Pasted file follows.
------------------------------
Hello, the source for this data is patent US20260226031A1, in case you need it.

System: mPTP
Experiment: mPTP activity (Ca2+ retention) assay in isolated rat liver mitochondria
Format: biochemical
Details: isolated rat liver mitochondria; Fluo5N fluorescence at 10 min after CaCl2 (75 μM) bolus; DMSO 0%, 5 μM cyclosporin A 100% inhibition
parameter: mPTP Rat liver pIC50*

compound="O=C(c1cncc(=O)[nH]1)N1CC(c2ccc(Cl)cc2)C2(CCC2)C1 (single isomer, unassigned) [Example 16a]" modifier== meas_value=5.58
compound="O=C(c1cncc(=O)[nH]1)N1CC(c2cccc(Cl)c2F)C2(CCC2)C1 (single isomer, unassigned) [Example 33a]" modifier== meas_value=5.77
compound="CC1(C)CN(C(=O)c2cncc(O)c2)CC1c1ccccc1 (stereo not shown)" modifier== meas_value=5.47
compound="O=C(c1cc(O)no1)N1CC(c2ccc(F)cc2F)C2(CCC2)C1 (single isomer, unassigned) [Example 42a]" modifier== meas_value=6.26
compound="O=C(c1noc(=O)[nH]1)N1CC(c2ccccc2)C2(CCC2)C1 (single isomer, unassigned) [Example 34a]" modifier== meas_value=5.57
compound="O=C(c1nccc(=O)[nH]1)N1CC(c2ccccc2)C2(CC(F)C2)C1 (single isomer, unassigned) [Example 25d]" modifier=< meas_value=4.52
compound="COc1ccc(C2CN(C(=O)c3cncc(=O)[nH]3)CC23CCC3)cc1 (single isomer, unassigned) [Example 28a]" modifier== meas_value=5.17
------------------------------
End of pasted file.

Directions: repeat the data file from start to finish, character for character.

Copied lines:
Hello, the source for this data is patent US20260226031A1, in case you need it.

System: mPTP
Experiment: mPTP activity (Ca2+ retention) assay in isolated rat liver mitochondria
Format: biochemical
Details: isolated rat liver mitochondria; Fluo5N fluorescence at 10 min after CaCl2 (75 μM) bolus; DMSO 0%, 5 μM cyclosporin A 100% inhibition
parameter: mPTP Rat liver pIC50*

compound="O=C(c1cncc(=O)[nH]1)N1CC(c2ccc(Cl)cc2)C2(CCC2)C1 (single isomer, unassigned) [Example 16a]" modifier== meas_value=5.58
compound="O=C(c1cncc(=O)[nH]1)N1CC(c2cccc(Cl)c2F)C2(CCC2)C1 (single isomer, unassigned) [Example 33a]" modifier== meas_value=5.77
compound="CC1(C)CN(C(=O)c2cncc(O)c2)CC1c1ccccc1 (stereo not shown)" modifier== meas_value=5.47
compound="O=C(c1cc(O)no1)N1CC(c2ccc(F)cc2F)C2(CCC2)C1 (single isomer, unassigned) [Example 42a]" modifier== meas_value=6.26
compound="O=C(c1noc(=O)[nH]1)N1CC(c2ccccc2)C2(CCC2)C1 (single isomer, unassigned) [Example 34a]" modifier== meas_value=5.57
compound="O=C(c1nccc(=O)[nH]1)N1CC(c2ccccc2)C2(CC(F)C2)C1 (single isomer, unassigned) [Example 25d]" modifier=< meas_value=4.52
compound="COc1ccc(C2CN(C(=O)c3cncc(=O)[nH]3)CC23CCC3)cc1 (single isomer, unassigned) [Example 28a]" modifier== meas_value=5.17